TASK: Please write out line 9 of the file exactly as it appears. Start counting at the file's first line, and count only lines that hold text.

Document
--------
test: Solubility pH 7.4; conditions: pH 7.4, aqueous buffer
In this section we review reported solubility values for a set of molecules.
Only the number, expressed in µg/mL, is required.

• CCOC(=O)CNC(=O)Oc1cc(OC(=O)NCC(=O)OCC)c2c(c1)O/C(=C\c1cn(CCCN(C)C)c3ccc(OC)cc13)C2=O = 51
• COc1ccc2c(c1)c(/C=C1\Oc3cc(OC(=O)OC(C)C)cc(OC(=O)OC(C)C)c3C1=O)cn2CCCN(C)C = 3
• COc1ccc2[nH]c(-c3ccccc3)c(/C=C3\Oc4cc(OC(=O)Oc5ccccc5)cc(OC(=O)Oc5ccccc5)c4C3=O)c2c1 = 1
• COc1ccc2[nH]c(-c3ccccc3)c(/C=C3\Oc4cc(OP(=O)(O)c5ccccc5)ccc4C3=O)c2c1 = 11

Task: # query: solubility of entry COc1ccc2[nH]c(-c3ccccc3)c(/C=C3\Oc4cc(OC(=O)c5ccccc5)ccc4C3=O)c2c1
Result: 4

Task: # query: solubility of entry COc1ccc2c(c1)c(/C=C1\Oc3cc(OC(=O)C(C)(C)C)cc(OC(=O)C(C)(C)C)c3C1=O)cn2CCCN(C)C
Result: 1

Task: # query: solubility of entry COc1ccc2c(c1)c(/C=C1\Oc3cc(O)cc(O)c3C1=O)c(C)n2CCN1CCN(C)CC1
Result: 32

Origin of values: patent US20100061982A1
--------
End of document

Result: 4